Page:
Understanding How Cancer Grows

Understanding How Cancer Grows


  • How cancer grows
  • Miracles always exist
  • Chances of cancer
  • A case
  • The Unthinkable Decision
  • Invincible mice bring dawn to cancer patients

1. How cancer grows

Whether producing inflammation or creating blood vessels, cancer is mimicking our body’s basic regenerative nature, only in the opposite direction. It runs counter to health and says no to our life. But that doesn’t mean cancer is invulnerable.

In some cases, this savage force is thwarted and loses its toxicity: 1. When the immune system is mobilized to deal with them; 2. When the body refuses to produce inflammation, without inflammation, it can neither grow nor invade new territory; 3. When blood vessels refuse to proliferate and no longer supply cancer cells with the nutrients they need to grow.

2. Miracles always exist

Over the past century, medical and scientific literature have reported cases of cancers that were considered “advanced” that suddenly regressed and eventually disappeared altogether.

Dr. Miller took a sample of S180 cells from the belly of those incredible mice, put them under a microscope, and discovered the real battlefield. In contrast to the round, hairy, and extremely aggressive normal cancer cells, these cancer cells have a smooth surface, riddled with indentations and small holes. These cells are surrounded by the immune system’s white blood cells, including the famous “natural killer” (also known as “NK”) cells, and fight fiercely. Dr. Miller even used a video microscope to film the white blood cells attacking the S180 cells. [Illustration] He found the answer, the immune system of cancer-fighting mice can develop a strong resistance, even after cancer has a large-scale outbreak.

3. Chances of cancer

The less active NK cells and other white blood cells are under the microscope, the faster the cancer cells will grow, the faster cancer will spread throughout the body in metastases, and the less likely the patient will survive. Therefore, active immune cells are critical to stopping tumor growth and cancer metastasis.

In 2016, a South Korean professor tried to use NK cells in peripheral blood donated by healthy volunteers to culture, expand and activate them in vitro, and directly reinfuse them into patients with lymphoma and various solid tumors. It was found that the side effects of this method are slight, but the curative effect is average. At most, it can only stabilize the condition of some patients, and it is difficult to significantly shrink the tumors of patients. It may still require combined treatment to achieve a better curative effect.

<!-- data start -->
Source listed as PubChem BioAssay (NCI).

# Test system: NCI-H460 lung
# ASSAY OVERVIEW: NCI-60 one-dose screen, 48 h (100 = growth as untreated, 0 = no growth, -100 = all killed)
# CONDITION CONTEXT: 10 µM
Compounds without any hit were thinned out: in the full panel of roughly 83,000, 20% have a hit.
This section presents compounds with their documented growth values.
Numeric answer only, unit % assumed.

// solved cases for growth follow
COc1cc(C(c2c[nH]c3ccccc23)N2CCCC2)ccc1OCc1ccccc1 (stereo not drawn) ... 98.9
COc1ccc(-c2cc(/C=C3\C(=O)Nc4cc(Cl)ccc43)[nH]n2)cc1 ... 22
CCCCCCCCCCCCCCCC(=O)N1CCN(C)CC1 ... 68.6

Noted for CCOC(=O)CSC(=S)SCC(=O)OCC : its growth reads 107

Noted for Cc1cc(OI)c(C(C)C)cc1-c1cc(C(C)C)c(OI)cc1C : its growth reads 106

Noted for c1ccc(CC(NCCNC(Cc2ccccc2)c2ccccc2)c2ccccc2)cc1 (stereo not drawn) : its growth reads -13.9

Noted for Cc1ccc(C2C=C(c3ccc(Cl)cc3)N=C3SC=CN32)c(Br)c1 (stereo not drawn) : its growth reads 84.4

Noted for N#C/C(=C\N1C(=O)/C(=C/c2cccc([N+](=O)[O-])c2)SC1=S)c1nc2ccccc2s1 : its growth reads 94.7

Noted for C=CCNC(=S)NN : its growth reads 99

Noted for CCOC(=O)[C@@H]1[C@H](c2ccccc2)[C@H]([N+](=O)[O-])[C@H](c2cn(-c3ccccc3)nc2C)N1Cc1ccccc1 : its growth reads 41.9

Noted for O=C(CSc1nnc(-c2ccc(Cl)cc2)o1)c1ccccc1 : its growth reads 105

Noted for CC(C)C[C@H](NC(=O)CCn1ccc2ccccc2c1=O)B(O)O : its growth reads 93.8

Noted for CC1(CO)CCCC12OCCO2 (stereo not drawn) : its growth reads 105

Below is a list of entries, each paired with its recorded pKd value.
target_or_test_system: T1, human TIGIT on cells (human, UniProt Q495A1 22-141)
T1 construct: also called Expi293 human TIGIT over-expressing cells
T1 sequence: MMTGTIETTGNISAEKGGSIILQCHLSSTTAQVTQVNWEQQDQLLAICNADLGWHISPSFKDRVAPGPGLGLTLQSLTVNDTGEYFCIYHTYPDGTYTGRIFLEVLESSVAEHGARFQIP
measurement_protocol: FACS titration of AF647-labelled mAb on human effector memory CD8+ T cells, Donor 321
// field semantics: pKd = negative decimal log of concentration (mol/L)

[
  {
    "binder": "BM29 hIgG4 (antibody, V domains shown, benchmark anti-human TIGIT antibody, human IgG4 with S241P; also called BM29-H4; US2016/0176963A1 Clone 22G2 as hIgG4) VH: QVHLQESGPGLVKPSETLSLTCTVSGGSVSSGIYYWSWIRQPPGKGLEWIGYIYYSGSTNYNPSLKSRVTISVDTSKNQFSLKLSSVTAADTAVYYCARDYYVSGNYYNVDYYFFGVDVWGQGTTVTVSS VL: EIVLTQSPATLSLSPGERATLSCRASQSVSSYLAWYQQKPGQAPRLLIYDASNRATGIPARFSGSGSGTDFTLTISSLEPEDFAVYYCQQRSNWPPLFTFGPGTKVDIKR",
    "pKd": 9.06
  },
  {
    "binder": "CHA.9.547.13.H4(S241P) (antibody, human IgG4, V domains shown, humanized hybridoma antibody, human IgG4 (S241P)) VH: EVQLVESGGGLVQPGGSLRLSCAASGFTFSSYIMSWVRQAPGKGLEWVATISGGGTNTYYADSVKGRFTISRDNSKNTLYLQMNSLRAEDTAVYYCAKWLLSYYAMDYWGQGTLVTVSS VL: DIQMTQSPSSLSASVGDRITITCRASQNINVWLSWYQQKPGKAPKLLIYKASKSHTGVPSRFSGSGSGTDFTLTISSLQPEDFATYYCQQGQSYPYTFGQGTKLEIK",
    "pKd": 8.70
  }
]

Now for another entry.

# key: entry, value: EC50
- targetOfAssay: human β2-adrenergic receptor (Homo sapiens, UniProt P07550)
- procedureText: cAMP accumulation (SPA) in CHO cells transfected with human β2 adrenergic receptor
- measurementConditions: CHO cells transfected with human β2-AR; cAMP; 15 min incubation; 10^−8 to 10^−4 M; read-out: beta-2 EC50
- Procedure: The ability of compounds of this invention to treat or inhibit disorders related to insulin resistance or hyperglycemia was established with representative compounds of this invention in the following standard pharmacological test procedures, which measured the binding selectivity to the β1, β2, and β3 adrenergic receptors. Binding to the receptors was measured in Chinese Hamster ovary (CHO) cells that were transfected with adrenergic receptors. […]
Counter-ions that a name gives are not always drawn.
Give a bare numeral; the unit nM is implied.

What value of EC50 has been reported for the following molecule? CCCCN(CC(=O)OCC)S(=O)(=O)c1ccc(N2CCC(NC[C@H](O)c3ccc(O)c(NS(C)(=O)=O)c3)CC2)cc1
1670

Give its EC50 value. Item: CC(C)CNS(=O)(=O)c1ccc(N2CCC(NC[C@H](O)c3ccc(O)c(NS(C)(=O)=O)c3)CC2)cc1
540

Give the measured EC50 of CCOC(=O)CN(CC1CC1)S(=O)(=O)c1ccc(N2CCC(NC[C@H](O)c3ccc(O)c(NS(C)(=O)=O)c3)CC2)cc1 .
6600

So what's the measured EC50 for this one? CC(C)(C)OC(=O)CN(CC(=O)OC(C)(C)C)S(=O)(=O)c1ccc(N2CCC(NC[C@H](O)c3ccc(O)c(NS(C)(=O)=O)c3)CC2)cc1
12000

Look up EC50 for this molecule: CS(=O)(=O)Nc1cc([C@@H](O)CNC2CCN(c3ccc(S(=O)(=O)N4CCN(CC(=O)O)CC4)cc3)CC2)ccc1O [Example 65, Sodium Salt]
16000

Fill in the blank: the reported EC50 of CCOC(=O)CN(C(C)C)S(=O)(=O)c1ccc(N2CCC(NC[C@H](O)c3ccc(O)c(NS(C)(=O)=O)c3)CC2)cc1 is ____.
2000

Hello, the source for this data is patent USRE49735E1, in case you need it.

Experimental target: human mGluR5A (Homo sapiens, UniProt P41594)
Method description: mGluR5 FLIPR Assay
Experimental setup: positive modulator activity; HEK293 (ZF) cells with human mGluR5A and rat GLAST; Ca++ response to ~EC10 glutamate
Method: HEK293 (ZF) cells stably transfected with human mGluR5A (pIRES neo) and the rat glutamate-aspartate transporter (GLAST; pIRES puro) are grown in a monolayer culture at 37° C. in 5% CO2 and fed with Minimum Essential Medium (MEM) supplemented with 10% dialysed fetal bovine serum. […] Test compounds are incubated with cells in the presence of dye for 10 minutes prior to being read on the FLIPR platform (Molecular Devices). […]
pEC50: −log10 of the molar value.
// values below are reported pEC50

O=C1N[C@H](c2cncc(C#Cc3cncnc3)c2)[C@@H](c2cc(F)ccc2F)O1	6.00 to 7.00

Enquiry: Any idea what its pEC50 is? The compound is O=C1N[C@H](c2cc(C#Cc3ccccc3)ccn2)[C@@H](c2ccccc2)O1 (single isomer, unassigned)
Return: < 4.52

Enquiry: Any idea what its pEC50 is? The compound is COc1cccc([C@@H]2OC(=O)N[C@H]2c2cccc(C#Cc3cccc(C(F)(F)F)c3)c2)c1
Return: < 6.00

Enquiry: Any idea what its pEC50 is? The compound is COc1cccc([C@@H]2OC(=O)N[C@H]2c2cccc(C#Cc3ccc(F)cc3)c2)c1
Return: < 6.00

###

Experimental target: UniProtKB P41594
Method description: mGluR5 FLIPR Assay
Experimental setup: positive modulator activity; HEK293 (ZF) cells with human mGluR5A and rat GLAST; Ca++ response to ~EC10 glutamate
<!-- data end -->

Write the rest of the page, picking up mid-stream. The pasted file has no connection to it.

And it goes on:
4, A case

A Scottish woman named Marianne brought home in brutal fashion just how important the immune system is to keep tumors from forming. Marianne didn’t suffer from cancer, she had kidney failure, a serious condition that makes the kidneys unable to filter the blood, causing toxins to build up in the body. To avoid having to go to the hospital several times a week for dialysis, Marianne opted for a kidney transplant. For a year after the transplant, she was able to live a more or less normal life. The only limitation is that she has to take immunosuppressant medication every day. The drug’s purpose, as its name suggests, is to weaken the body’s immune system to prevent it from rejecting the transplanted organ on which she depends. Another 6 months later, Marianne felt pain around the transplanted kidney and a routine mammogram revealed an abnormal mass in her left breast. A biopsy revealed that this is a phenomenon in which melanoma — a serious form of skin cancer — doubles and metastasizes. However, the primary melanoma that was the source of the metastases was not present in her. The surgeon brought in dermatologist Rhona McKee, who couldn’t come up with a better explanation for the plausible case of melanoma. Doctors did everything they could to save Marianne’s life, stopping immunosuppressants and removing the diseased kidney, but it was too late. Six months later, Marianne died of a full-blown melanoma whose original location has never been found.